By Ann O'Loughlin
A woman who claimed her ex-husband sexually abused their young son as part of a number of failed efforts to prevent the child being returned to the father has also failed to get a further appeal over the matter.
The Supreme Court, in a written determination, refused to allow the woman appeal a Court of Appeal decision which ordered the boy should be returned to the European country his father is from.
The woman, who is Irish, met the father in Ireland and the boy was born in Ireland. They married in 2013 and in 2015 the family went to live in the father's home country. They lived there for two-and-half years until the marriage irretrievably broke down.
She left the family home with the boy and divorce proceedings began.
The mother made allegations the ex-husband had abused the boy.
The father obtained supervised access to him until the local courts in the father's native country decided there was no further necessity for supervision of access.
Those courts later decided full custody should go to the father with access for the mother.
Ms Justice Máire Whelan, giving the Court of Appeal decision last month on the woman's appeal, noted that the court of the other European country found the mother's "preoccupation and fears" about sexual abuse "stems from her own familial experience". Those fears predated the birth of the child, the other court found.
There was also an investigation in 2015 by police in the other country into her first sexual abuse allegations and it resulted in a decision "to take no further action".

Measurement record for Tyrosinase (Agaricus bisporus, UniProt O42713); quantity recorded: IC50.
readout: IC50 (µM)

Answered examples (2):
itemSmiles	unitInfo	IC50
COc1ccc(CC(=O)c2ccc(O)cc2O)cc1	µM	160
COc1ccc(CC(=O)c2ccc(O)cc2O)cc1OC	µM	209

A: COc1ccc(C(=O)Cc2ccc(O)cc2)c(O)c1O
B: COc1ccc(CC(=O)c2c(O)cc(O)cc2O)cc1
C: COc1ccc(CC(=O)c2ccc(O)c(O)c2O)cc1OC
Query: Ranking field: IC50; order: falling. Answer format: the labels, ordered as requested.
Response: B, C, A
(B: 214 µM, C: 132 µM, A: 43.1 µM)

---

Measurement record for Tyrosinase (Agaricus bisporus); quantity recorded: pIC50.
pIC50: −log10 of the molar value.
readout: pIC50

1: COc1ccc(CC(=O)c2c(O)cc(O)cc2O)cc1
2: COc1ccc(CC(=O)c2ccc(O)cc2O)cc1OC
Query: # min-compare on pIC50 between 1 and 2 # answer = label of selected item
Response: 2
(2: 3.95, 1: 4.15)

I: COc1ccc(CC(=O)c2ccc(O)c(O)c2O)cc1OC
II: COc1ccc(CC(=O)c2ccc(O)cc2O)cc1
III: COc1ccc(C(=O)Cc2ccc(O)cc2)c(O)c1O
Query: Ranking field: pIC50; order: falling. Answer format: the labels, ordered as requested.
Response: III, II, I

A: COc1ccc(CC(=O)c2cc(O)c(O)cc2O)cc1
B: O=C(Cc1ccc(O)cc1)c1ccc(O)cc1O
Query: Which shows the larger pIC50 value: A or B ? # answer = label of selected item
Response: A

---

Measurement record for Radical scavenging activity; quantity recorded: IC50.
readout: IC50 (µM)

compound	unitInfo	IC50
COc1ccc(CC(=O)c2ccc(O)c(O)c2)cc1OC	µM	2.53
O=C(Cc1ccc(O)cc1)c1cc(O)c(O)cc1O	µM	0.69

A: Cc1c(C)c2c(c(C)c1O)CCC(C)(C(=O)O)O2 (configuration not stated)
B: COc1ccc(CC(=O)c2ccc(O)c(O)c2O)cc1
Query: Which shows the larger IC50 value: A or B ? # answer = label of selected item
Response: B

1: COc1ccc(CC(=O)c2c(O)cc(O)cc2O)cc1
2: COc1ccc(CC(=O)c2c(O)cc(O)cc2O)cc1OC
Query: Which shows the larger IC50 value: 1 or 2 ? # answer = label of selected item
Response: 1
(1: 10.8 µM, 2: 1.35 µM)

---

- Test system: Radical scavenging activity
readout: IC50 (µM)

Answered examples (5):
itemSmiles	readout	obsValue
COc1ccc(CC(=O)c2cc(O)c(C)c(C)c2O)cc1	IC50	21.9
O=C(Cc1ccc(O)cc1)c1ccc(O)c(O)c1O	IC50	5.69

She made a fresh allegation in January 2017, that the boy had told her of a sexual assault during an unsupervised visit by the father the previous New Year's Eve. A social worker investigated this and produced a report that was inconclusive but said it was a matter that should be investigated by the police.
After the decision to give full custody to the father, the mother took the boy to Ireland where she lives with her family.
The father brought Hague Convention proceedings here over child abduction which last July resulted in the High Court ordering the return of the boy to his father's country.
The mother brought an appeal to the Court of Appeal claiming, among other things, the High Court failed to make a determination of a grave risk of psychological harm to the boy or of him being placed in an intolerable situation if returned.
She also sought a stay on the return order because, she said, she had now instituted proceedings in the father's country seeking to vary the custody order and to permanently relocate to Ireland.
The Court of Appeal found the High Court had not erred and the orders of the trial judge were comprehensive and addressed all reasonable issues relating to the child's welfare.
The woman then sought leave for a further appeal to the Supreme Court.
In their written determination refusing leave to appeal, Chief Justice Frank Clarke, Mr Justice John MacMenamin and Ms Justice Mary Finlay Geoghegan, said the Supreme Court did not consider the treatment of the facts or issues in the Court of Appeal decision involved a matter of general public importance.